1936, Rollo Ahmed, The Black Art, London: Long, page 39:
Hydromancy was extensively practised by the Egyptian priests and sorcerers[.]
2012 March-April, John T. Jost, “Social Justice: Is It in Our Nature (and Our Future)?”, in American Scientist, volume 100, number 2, archived from the original on 13 February 2012, page 162:
He draws eclectically on studies of baboons, descriptive anthropological accounts of hunter-gatherer societies and, in a few cases, the fossil record. With this biological framework in place, Corning endeavors to show that the capitalist system as currently practiced in the United States and elsewhere is manifestly unfair.
British, Australian, Canadian, New Zealand and South African English spelling distinguishes between practice (a noun) and practise (a verb), analogously with advice and advise though without an analogous difference in pronunciation. In American English, the spelling practice is commonly used for both noun and verb.
1596, Geruase Babington, A Very Fruitfull Exposition of the Commaundements by Way of Questions and Answeres for Greater Plainnesse, R. Robinson, for Thomas Charde, page 45:
And againe You ſaw that I ſpake to you from Heauen, therefore yee ſhall make no Gods of Golde nor ſiluer: as if he ſhould haue ſaide, my practiſe in ſpeakeing to you by voyce and not by Image ſhoulde teach you that by my word and not by image, I am be remembred.
[T]he practiſe of the Normans, who as a monument of the Conqueſt, would have yoaked the Engliſh vnder their tongue, as they did vnder their command, by compelling them to teach their children in ſchooles nothing but French, […]
[C]ome forth, / And taſt the ayre of Palaces, eate, drinke / The toyles of Empricks, and their boaſted practiſe: / Tincture of Pearle, an Corall, Gold, and Amber; […]
1641, William Prynne, “The Prologve”, in The Antipathie of the English Lordly Prelacie, both to Regall Monarchy, and Civil Unity: or, An Historicall Collection of the Severall Execrable Treasons, Conspiracies, Rebellions, Seditions, State-schismes, Contumacies, Antimonarchicall Practices, & Oppressions of our English, British, French, Scottish, and Irish Lardly Prelates, against our Kingdomes, Lawes, Liberties; and of the Severall Warres, and Civil Dissentions Occasioned by Them, in or against our Realm, in Former and Latter Ages. [...] The First Part, volume I, London: Printed by authority for Michael Sparke, senior, →OCLC, page 1:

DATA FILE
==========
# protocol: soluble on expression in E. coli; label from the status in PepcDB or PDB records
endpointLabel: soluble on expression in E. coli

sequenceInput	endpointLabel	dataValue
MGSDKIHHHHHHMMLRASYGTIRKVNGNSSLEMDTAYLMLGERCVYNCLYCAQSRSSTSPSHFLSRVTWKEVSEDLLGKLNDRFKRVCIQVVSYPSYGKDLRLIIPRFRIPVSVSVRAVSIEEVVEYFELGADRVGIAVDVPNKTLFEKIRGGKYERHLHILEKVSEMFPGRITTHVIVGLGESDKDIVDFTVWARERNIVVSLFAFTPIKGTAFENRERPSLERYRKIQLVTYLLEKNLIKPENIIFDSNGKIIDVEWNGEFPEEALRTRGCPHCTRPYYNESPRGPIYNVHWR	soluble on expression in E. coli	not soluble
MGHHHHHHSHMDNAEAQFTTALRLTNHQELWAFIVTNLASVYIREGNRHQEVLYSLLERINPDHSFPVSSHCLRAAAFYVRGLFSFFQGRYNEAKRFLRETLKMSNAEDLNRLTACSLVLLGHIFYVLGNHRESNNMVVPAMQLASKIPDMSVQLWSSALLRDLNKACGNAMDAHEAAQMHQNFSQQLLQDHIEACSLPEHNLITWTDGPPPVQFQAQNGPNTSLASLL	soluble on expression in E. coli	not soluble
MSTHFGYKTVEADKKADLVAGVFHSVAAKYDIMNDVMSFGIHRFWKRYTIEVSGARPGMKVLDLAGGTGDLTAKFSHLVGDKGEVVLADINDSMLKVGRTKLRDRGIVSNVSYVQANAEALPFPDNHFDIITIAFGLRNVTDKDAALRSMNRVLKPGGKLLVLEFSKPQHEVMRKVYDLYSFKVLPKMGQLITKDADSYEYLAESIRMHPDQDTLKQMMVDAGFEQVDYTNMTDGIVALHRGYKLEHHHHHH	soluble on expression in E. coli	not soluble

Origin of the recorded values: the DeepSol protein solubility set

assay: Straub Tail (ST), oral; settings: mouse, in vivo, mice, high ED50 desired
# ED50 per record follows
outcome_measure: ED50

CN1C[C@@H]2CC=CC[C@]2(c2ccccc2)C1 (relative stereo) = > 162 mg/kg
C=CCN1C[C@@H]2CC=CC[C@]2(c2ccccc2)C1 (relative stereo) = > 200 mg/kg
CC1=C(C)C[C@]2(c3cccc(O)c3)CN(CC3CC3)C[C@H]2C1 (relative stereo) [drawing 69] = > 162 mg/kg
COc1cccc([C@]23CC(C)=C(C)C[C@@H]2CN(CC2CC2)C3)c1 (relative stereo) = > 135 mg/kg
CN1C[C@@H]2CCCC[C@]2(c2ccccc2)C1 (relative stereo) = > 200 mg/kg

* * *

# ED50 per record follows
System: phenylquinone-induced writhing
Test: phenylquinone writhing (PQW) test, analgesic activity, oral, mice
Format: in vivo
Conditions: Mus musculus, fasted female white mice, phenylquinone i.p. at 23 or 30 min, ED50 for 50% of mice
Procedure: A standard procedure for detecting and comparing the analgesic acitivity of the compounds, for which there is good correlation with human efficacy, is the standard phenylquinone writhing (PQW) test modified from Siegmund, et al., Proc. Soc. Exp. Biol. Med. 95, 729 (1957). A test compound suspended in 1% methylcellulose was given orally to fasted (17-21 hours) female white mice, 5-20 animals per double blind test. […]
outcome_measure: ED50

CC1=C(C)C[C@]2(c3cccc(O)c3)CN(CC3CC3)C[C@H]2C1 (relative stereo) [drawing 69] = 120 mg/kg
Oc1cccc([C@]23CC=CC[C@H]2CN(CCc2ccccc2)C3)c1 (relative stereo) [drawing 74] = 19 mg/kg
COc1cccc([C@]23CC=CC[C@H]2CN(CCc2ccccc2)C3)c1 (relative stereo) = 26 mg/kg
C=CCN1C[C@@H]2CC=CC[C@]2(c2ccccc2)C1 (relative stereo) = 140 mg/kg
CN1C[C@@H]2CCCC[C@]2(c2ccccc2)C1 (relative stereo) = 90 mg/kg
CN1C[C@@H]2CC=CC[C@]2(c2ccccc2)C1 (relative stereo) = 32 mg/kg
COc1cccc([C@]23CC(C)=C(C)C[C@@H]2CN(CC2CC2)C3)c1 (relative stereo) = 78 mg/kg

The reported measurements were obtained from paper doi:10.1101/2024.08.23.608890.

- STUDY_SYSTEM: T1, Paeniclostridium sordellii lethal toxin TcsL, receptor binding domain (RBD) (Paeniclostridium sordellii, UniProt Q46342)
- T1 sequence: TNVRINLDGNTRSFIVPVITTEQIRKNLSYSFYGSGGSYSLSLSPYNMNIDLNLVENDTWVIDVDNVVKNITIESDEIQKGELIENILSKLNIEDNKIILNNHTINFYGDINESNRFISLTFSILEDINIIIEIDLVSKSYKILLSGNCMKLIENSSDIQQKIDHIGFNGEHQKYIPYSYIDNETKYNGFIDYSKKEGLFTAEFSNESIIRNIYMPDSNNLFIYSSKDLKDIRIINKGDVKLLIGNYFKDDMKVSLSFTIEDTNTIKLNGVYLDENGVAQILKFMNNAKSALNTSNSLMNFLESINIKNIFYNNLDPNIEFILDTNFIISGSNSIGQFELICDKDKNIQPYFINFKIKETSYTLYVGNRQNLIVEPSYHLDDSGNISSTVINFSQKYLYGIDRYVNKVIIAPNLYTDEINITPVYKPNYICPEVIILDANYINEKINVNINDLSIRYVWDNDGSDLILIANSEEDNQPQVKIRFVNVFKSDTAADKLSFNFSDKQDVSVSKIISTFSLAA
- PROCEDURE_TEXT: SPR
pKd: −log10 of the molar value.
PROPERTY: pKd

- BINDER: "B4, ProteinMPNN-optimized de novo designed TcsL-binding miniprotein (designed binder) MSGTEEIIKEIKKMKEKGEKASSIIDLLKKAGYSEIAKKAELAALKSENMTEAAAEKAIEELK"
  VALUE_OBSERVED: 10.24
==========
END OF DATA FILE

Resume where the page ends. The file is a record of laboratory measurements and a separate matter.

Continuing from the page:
[T]heſe Muſhrome Lords (Spirituall onely in Title, but wholly Temporall in reality), firſt ſprouted up by inſenſible degrees in the Church of Christ; ſo it is moſt infallibly convinced of notorious falſehood, by the multitude of thoſe moſt execrable Treaſons, Treacheries, Conſpiracies, Rebellions, Contumacies, Inſurrections, Seditions, and Anti-Monarchiall practiſes of Lordly Prelates, againſt their Soveraignes, in all ages ſince they grew rich and potent, in all Kingdomes and Churches where they have been admitted; […]
All wch I have thus largely ſet down to ſhew the perfect conſonancie of our perſecuted Church to the doctrine of Scripture and Antiquity in this point, whereon ſo much depends for the ſtating & determining other differences, which have alſo a ſpecial influence on practiſe.